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2019 Kite Construction Guide


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  • 2 weeks later...
On 10/16/2018 at 3:54 PM, Jason said:

Get the low down on why some kites are just built better than others. Check out our latest article-

https://www.briskites.com.au/news/2019-kitesurf-kite-buyers-guide/?fbclid=IwAR0LLPWhG2uIQbKytKetZxuU8TxRBZ0-D9Omw0BeGBo2kbzjnl0FNoSb6zg

Great write-up Jason, reminds me of your great talk about how depowers work when you visited one of the Sandy Point events. By the way, where you mentioned permeable, I think you meant impermeable ;) .

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  • 9 months later...
  • 2 weeks later...

Question (nice write up by the way), GONG kites as you know have a single strut by way of a flattened flex-pole, that the kiter simply slides into a "middle pocket" and this keeps the kite more rigid and reduces flutter. No need to pump a strut bladder. I think they have other models with the same concept but with more re-inforcing :struts" along the canopy of the kite. The only inflatable part is the leading edge. No valves too of course which is great.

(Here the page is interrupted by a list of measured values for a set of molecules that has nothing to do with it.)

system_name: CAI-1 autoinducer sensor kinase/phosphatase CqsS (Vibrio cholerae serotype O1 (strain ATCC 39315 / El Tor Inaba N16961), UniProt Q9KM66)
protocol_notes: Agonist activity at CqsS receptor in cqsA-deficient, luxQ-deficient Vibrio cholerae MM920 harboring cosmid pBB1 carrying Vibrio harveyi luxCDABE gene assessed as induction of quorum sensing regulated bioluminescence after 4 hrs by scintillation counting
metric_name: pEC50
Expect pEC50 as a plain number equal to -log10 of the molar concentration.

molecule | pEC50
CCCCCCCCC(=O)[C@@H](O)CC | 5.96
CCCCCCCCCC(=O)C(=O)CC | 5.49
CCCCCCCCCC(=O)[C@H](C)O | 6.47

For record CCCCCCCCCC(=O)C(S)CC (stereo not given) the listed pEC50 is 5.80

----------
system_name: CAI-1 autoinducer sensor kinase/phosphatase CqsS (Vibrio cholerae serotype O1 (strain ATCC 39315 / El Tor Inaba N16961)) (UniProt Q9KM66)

It was a common feature in older C kites (slingshot, naish). There must be a reason why the modern bladder solution took over, and it's not weight. I've weighed these flex-struts for want of a better term, and they are lighted than a similar sized bladder inflated. I would have thought a strut with diameters as much as 4 inches in some kites, would generate wind resistance and create an obtrusion to the flow of wind underneath the canopy. So why not have embraced a more simpler design like the GONG kites?

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On 8/21/2019 at 2:53 PM, Northern Kites Australia said:

There must be a reason why the modern bladder solution took over, and it's not weight. I've weighed these flex-struts for want of a better term, and they are lighted than a similar sized bladder inflated.

A few reasons but mostly the same reason there has never been a fully rigid kitesurf kite. Most users not only want a fun kite to use, they also want it to be practical and portable. Secondly (and I have seen this a lot over the years) Kite cloth just doesn't play well when attached to solid objects, they always find a way to damage the cloth eventually.

 

I would have thought a strut with diameters as much as 4 inches in some kites, would generate wind resistance and create an obtrusion to the flow of wind underneath the canopy. So why not have embraced a more simpler design like the GONG kites?

Basically because it has all been tried before. From memory it was Gaastra who tried it many years ago and the results weren't good. As for the drag of a strut on the lower airfoil, airflow is a strangely complex beast and the struts have no frontal drag (the LE is in the way) friction drag from the sides is negligible due to the length and low airspeeds.

I think it's also easy to forget the safety aspect with regards to no strut kites also. If you lose air in the LE, your kite now has no positive buoyancy. 

 

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